(1) Benefits of Inclusion for Tribal Lands

Few additional benefits would be derived from including these Tribal lands in a flycatcher critical habitat designation beyond what will be achieved through the implementation of their management plans. The principal benefit of any designated critical habitat is that activities in and affecting such habitat require consultation under section 7 of the Act. Such consultation would ensure that adequate protection is provided to avoid destruction or adverse modification of critical habitat. However, we conclude that few regulatory benefits to the flycatcher would be gained from a designation of critical habitat on these Tribal lands because, as described above, these Tribes are already managing their lands consistent with the Recovery Plan. When we review projects pursuant to section 7 for the flycatcher we review them for their consistency with the Recovery Plan. Therefore, consultations would not be materially different without a designation of critical habitat since we would use a similar approach in this case for both the jeopardy and adverse modification analyses. Also, where there is consistency with the Recovery Plan, it would be highly unlikely that the consultation would result in a determination of adverse modification. Thus, as noted above, when the threshold for adverse modification is not reached, as noted above, additional conservation recommendations could result out of a consultation, but such measures would be discretionary on the part of the Federal agency. These Tribes have already agreed under the terms of their flycatcher management plans to protect flycatcher habitat, to ensure no net loss, to coordinate with the Service, and to conduct activities consistent with the Recovery Plan. Accordingly, we find the consultation process for a designation of critical habitat is unlikely to result in additional protections for the flycatcher on Tribal lands.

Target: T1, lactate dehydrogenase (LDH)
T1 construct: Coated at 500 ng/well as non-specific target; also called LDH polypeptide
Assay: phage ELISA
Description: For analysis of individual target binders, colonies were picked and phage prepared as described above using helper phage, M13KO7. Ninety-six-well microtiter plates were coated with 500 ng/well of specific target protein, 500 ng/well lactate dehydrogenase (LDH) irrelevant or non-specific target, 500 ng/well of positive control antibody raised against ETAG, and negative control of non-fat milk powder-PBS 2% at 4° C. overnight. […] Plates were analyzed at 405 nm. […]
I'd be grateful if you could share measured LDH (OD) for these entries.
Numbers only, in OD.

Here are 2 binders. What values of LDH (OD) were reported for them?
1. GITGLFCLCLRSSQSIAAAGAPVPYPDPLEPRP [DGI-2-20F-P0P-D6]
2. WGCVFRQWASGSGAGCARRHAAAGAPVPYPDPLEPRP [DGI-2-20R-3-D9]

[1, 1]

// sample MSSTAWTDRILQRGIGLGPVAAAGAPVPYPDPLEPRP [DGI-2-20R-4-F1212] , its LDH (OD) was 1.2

Another possible benefit is that the designation of critical habitat can help to inform the Tribes/Pueblos regarding potential conservation value of an area, and may focus efforts by clearly delineating areas of high conservation value for the flycatcher. Any information about the flycatcher and its habitat that reaches a wide audience, including other parties engaged in conservation activities, would be considered valuable. These Tribes/Pueblos are currently working with the Service to address habitat and conservation needs for the flycatcher. Additionally, we anticipate that these Tribes/Pueblos will continue to actively participate in working groups, and provide for the timely exchange of management information. The educational benefits important for the long-term survival and conservation of the flycatcher are being realized. Educational benefits will continue on these lands if they are excluded from the designation, because the management/conservation plans already recognize the importance of those habitat areas to the flycatcher. Additionally, we included these lands in the proposed and final rules as areas essential to the conservation of the southwestern willow flycatcher so information about their essential nature has been published through this rulemaking process.